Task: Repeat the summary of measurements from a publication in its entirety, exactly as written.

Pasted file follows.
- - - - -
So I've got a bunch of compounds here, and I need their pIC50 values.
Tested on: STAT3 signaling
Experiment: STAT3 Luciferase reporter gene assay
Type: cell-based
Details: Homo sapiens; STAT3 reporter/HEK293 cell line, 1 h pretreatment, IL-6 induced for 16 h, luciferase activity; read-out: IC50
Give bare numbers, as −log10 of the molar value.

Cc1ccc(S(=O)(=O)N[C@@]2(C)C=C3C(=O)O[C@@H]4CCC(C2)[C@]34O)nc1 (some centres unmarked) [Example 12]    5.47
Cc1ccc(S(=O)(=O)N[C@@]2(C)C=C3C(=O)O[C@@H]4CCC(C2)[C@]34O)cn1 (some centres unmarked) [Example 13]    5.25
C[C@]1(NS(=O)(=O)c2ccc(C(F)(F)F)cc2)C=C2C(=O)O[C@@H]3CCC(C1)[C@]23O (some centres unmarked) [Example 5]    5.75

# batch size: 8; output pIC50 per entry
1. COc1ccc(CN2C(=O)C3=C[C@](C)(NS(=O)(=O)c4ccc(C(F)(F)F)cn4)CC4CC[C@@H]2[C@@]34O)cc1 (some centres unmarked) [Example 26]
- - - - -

So I've got a bunch of compounds here, and I need their pIC50 values.
Tested on: STAT3 signaling
Experiment: STAT3 Luciferase reporter gene assay
Type: cell-based
Details: Homo sapiens; STAT3 reporter/HEK293 cell line, 1 h pretreatment, IL-6 induced for 16 h, luciferase activity; read-out: IC50
Give bare numbers, as −log10 of the molar value.

Cc1ccc(S(=O)(=O)N[C@@]2(C)C=C3C(=O)O[C@@H]4CCC(C2)[C@]34O)nc1 (some centres unmarked) [Example 12]    5.47
Cc1ccc(S(=O)(=O)N[C@@]2(C)C=C3C(=O)O[C@@H]4CCC(C2)[C@]34O)cn1 (some centres unmarked) [Example 13]    5.25
C[C@]1(NS(=O)(=O)c2ccc(C(F)(F)F)cc2)C=C2C(=O)O[C@@H]3CCC(C1)[C@]23O (some centres unmarked) [Example 5]    5.75

# batch size: 8; output pIC50 per entry
1. COc1ccc(CN2C(=O)C3=C[C@](C)(NS(=O)(=O)c4ccc(C(F)(F)F)cn4)CC4CC[C@@H]2[C@@]34O)cc1 (some centres unmarked) [Example 26]